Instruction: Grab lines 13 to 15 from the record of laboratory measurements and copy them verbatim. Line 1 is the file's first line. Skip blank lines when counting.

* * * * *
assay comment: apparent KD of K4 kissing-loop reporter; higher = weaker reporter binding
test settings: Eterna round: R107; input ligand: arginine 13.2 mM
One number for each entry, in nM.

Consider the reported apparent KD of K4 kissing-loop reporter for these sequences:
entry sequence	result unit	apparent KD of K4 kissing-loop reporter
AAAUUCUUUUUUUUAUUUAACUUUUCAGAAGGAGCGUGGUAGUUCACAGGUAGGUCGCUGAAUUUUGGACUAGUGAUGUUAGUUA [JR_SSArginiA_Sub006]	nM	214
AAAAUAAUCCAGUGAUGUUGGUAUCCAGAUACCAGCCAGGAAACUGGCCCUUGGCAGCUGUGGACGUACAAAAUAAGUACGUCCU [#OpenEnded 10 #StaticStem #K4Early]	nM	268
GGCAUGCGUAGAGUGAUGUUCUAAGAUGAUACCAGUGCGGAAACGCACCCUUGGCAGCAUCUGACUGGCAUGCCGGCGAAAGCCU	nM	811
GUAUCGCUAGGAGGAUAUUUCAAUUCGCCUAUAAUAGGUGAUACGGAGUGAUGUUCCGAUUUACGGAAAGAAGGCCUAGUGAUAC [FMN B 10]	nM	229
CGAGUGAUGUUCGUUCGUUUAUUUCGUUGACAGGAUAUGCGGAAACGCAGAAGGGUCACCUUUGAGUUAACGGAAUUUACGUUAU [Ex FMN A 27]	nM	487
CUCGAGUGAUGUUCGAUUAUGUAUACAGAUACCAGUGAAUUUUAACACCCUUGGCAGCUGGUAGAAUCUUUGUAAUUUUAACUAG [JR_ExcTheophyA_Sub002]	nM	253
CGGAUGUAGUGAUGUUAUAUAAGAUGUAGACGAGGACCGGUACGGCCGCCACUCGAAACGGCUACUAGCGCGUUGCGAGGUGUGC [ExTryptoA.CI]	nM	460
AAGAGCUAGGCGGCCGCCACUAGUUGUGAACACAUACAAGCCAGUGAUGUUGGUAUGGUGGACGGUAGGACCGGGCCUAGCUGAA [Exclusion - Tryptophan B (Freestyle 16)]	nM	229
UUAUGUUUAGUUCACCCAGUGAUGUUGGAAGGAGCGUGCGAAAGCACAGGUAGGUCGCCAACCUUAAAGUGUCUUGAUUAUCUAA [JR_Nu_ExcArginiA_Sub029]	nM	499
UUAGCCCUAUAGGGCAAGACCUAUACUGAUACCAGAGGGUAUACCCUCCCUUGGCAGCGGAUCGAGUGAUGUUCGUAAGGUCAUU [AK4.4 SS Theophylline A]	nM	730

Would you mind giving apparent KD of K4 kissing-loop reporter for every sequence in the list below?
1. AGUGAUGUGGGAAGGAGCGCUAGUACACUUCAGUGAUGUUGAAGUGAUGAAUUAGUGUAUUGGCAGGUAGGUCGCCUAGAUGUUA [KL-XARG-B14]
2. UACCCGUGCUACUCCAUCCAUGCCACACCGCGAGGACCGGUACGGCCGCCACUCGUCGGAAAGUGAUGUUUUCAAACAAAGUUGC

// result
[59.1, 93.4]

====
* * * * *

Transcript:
AAGAGCUAGGCGGCCGCCACUAGUUGUGAACACAUACAAGCCAGUGAUGUUGGUAUGGUGGACGGUAGGACCGGGCCUAGCUGAA [Exclusion - Tryptophan B (Freestyle 16)]	nM	229
UUAUGUUUAGUUCACCCAGUGAUGUUGGAAGGAGCGUGCGAAAGCACAGGUAGGUCGCCAACCUUAAAGUGUCUUGAUUAUCUAA [JR_Nu_ExcArginiA_Sub029]	nM	499
UUAGCCCUAUAGGGCAAGACCUAUACUGAUACCAGAGGGUAUACCCUCCCUUGGCAGCGGAUCGAGUGAUGUUCGUAAGGUCAUU [AK4.4 SS Theophylline A]	nM	730